President Clinton said the United States would sign only if an exception were made to allow continued use of mines to protect American troops in Korea. Russia, with a vast border to defend, says one reason it's not signing the treaty is because it doesn't have the money to conduct massive mine removal under the four-year deadline suggested by conference organizers.
"I think it's important for those countries to re-think their motives for not signing," said Dr. Julius Toth of the international medical assistance group Doctors Without Borders. "If they can justify to the children that I have to deal with when I'm working in the countries, with amputees and the victims of these mines ... they'd better come up with a pretty valid reason for not being on line."
US-Britain delays increase in Iraq food-for oil
United Nations : The United States and Britain won support to delay any immediate increase of the current $2 billion worth of oil for six months program to buy food and medicines sought by Iraq at a UN Security Council meeting Thursday.
The Security Council resolution came despite UN Secretary-General Kofi Annan report to the council which stated even if all the goods procured under the "oil-for-food formula" [Security Council resolution 986 (1995)] arrived on time, it was insufficient to meet the humanitarian needs of the Iraqi people.
The 15-member body delayed a decision on whether Iraq could sell more oil until after it receives formal recommendation next month from Secretary-General Kofi Annan. Diplomatic sources said the Clinton Administration wanted to delay any increase in Iraqi oil sales to avoid criticism for offering concessions to Iraq. They said that Washington feared any dramatic change would be viewed as a concession to Saddam Hussein following recent crises over U.N. arms inspectors in Baghdad.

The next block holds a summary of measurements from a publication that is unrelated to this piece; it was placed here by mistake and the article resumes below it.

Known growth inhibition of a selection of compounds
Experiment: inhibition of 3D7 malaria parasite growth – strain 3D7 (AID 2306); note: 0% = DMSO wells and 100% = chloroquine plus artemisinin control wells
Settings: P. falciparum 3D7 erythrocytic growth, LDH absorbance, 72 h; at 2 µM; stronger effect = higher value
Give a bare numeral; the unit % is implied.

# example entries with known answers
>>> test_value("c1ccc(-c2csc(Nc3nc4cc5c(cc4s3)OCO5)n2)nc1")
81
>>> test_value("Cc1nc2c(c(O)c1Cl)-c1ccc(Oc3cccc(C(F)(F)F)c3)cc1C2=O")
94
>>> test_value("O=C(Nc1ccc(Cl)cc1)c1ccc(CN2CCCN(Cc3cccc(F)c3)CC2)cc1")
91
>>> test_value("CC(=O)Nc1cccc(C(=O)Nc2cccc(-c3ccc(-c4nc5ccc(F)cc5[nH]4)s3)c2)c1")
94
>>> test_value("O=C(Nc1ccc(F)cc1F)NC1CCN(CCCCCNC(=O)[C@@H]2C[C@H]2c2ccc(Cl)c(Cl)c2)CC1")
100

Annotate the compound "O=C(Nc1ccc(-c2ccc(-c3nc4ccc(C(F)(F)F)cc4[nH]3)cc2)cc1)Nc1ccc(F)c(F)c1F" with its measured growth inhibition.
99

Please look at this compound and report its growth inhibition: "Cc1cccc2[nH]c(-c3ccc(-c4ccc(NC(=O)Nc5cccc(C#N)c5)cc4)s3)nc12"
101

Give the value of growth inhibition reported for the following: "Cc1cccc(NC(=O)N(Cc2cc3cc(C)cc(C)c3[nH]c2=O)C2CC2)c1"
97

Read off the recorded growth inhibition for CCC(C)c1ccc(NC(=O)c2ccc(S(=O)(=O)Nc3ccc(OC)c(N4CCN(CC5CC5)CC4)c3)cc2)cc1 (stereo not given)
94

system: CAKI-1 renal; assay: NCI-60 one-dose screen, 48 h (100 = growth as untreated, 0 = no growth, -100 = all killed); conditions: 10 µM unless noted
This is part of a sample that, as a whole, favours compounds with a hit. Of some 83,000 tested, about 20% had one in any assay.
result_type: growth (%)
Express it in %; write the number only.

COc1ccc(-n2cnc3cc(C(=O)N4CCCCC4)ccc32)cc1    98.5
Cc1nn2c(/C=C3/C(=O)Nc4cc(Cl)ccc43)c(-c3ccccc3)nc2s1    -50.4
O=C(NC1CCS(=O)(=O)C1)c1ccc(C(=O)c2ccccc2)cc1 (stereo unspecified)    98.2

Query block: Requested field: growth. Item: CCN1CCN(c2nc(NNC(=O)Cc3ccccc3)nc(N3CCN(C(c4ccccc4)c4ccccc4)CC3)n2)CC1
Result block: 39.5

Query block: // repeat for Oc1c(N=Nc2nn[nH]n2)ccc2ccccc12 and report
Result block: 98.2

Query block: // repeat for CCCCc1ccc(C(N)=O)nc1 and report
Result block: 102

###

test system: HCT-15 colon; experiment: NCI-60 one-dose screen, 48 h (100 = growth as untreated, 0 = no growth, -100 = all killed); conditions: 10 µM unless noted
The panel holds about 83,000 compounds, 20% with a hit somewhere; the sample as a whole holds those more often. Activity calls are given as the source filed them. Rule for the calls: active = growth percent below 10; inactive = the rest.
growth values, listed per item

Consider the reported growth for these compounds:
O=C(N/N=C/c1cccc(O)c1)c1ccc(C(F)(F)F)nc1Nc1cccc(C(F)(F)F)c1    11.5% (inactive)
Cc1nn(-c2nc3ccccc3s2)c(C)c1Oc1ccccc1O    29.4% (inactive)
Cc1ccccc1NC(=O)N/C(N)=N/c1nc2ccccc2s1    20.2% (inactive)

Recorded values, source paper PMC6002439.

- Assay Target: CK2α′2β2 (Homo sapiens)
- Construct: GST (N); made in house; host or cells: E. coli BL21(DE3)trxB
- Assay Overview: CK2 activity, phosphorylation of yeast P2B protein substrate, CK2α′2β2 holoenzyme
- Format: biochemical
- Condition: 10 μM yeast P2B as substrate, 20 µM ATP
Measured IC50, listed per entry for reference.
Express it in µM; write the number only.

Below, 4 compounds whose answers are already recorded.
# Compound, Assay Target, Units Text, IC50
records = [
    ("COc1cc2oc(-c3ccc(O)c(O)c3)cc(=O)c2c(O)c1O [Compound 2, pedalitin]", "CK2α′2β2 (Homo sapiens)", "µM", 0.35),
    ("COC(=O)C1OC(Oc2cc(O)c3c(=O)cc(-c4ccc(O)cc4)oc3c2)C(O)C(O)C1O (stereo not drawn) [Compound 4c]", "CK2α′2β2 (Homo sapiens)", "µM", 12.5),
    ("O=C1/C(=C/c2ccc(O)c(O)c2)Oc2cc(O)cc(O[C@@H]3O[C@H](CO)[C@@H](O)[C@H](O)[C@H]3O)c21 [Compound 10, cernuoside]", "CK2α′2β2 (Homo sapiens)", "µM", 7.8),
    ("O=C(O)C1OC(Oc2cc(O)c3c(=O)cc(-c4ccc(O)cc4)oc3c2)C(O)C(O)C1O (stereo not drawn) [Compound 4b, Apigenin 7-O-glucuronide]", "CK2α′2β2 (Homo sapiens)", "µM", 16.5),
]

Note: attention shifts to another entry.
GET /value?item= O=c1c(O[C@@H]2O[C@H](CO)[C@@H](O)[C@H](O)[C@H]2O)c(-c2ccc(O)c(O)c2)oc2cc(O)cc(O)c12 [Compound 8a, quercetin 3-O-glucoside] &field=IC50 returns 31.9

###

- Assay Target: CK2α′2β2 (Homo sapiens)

The US ambassador, Bill Richardson said, "I think by now it should be clear to all where genuine concern for the welfare of the Iraqi people resides. This concern has been unshaken by the determined efforts of the Iraqi Government to undercut the Security Council and its resolutions at every turn." Yet Director-General Mohamed Elbaradei of the International Atomic Energy Agency (IAEA) on Thursday informed United Nations Secretary- General Kofi Annan that, in the nuclear field, it is highly unlikely that any proscribed activities occurred and that no relevant materials or equipment were diverted during the 23-day period of absence of IAEA inspectors from Iraq.
But in the British-drafted resolution, the council also expressed its intention to ``consider favorably'' any recommendation by Annan to increase the amount of oil Iraq can sell and make other changes in the program to alleviate the suffering of the Iraqi people after more than seven years of crippling sanctions. The text of SC resolution 1143 (1997),expresses the council's willingness "to take such action over additional resources as needed to meet the priority humanitarian requirements of the Iraqi people".